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Readers are asked to send a note of any misprints or mistakes that they spot in this poem to editor@pnreview.co.uk

This poem is taken from PN Review 250, Volume 46 Number 2, November - December 2019.

Two Poems
translated by Wang Fang and Yvonne Reddick
Yu Xiuhua
Confession of Love

I try hard at life: I carry water, cook, and take all my pills on time.
I throw myself into it, like putting a piece of dried orange peel in my tea when the sun is warm and bright.
I drink my different teas in turn: chrysanthemum, jasmine, rose and lemon –
all these lovely things bring me to the path that leads to spring.
So again and again I press down the snow in my heart –
it’s too pure and close to spring.
I read your poems in a clean yard. All the world’s love-affairs
are a blur, like sparrows darting by,
and the years are pure as moonlight. No, I’m not being sentimental –
if I send you a book, it won’t be poetry.
I’ll send you a book about plants and crops,
telling you the difference between rice and grass,
telling you how the grasses that look like rice are afraid of spring.


My Dog Xiaowu

I limped out of the yard: she trotted at my heels.
We passed the vegetable patch and the furrowed fields to go north to my grandma’s.
When I stumbled and fell in a ditch, she wagged her tail –
I stretched out my hands, and she licked the blood to clean them.

He was drunk, and he said that there was a girl in Beijing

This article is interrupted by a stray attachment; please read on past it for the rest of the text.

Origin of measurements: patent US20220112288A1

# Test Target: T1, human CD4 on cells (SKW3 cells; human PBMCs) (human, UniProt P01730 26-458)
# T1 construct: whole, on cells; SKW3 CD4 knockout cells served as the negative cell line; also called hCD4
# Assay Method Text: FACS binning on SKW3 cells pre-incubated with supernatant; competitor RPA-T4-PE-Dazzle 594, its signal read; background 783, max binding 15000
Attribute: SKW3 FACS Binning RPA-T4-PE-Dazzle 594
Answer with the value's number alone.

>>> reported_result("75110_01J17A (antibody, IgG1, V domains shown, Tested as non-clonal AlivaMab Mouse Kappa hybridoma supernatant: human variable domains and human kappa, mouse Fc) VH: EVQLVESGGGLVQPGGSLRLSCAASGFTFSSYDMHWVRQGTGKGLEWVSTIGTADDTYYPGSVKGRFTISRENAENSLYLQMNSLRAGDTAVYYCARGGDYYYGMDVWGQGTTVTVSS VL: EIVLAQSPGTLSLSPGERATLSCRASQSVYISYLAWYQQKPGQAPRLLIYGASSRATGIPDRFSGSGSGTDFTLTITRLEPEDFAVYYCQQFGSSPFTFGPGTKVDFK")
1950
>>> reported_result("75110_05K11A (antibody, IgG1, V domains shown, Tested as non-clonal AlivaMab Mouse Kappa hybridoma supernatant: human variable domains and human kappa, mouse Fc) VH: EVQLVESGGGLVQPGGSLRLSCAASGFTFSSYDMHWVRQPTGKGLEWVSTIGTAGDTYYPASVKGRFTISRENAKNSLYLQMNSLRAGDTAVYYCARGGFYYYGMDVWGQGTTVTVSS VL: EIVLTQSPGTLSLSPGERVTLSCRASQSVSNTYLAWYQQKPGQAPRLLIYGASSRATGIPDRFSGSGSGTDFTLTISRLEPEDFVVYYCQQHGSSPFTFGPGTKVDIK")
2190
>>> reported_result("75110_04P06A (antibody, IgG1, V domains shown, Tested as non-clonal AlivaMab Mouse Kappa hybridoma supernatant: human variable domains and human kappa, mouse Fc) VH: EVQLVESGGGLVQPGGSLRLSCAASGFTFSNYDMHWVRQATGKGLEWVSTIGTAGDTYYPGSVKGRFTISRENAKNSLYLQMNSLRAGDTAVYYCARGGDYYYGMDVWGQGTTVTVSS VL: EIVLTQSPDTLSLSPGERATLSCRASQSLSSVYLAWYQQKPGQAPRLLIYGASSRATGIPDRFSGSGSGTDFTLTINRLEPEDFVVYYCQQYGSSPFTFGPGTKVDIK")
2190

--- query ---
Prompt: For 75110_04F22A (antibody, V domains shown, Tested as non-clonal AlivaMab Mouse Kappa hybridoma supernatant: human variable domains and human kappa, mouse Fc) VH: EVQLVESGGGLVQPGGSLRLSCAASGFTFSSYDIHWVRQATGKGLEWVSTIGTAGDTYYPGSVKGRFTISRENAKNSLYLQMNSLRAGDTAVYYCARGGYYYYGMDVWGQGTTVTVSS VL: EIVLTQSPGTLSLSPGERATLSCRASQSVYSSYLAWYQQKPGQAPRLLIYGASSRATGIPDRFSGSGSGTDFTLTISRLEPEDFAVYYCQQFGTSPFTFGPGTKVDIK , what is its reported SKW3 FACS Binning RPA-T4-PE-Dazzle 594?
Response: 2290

better-looking than me. They go dancing on their days off.
He likes girls who dance –
he loves watching them shake their bottoms.
He says they always moan and groan in bed – it really turns him on –
not like me: I’m always silent, I even cover my face.

I ate in silence.
I called ‘Xiaowu, Xiaowu’ and threw her some meat.
She wagged her tail, barking with joy.

All those times he pulled my hair and banged my head against the wall –
Xiaowu wagged her tail.
He was powerless to hurt a woman with no fear of pain.

When we got to grandma’s house,
we realized that she’d been dead for years.


Xiaowu (小巫) means ‘little witch’ in Chinese.

This poem is taken from PN Review 250, Volume 46 Number 2, November - December 2019.



Readers are asked to send a note of any misprints or mistakes that they spot in this poem to editor@pnreview.co.uk
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